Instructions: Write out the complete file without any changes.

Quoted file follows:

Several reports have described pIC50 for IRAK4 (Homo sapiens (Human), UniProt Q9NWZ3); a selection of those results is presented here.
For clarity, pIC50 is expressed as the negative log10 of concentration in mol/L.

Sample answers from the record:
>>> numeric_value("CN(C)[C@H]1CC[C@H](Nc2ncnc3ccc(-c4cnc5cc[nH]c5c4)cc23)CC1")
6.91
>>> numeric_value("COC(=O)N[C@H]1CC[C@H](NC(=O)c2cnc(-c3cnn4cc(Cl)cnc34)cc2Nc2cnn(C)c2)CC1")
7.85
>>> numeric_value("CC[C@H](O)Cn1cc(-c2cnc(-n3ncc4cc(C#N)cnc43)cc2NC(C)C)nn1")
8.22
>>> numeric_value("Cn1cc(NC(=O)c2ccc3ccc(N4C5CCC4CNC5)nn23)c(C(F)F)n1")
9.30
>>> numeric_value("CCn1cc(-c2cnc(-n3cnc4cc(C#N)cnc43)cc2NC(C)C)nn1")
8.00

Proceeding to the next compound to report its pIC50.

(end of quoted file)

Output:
Several reports have described pIC50 for IRAK4 (Homo sapiens (Human), UniProt Q9NWZ3); a selection of those results is presented here.
For clarity, pIC50 is expressed as the negative log10 of concentration in mol/L.

Sample answers from the record:
>>> numeric_value("CN(C)[C@H]1CC[C@H](Nc2ncnc3ccc(-c4cnc5cc[nH]c5c4)cc23)CC1")
6.91
>>> numeric_value("COC(=O)N[C@H]1CC[C@H](NC(=O)c2cnc(-c3cnn4cc(Cl)cnc34)cc2Nc2cnn(C)c2)CC1")
7.85
>>> numeric_value("CC[C@H](O)Cn1cc(-c2cnc(-n3ncc4cc(C#N)cnc43)cc2NC(C)C)nn1")
8.22
>>> numeric_value("Cn1cc(NC(=O)c2ccc3ccc(N4C5CCC4CNC5)nn23)c(C(F)F)n1")
9.30
>>> numeric_value("CCn1cc(-c2cnc(-n3cnc4cc(C#N)cnc43)cc2NC(C)C)nn1")
8.00

Proceeding to the next compound to report its pIC50.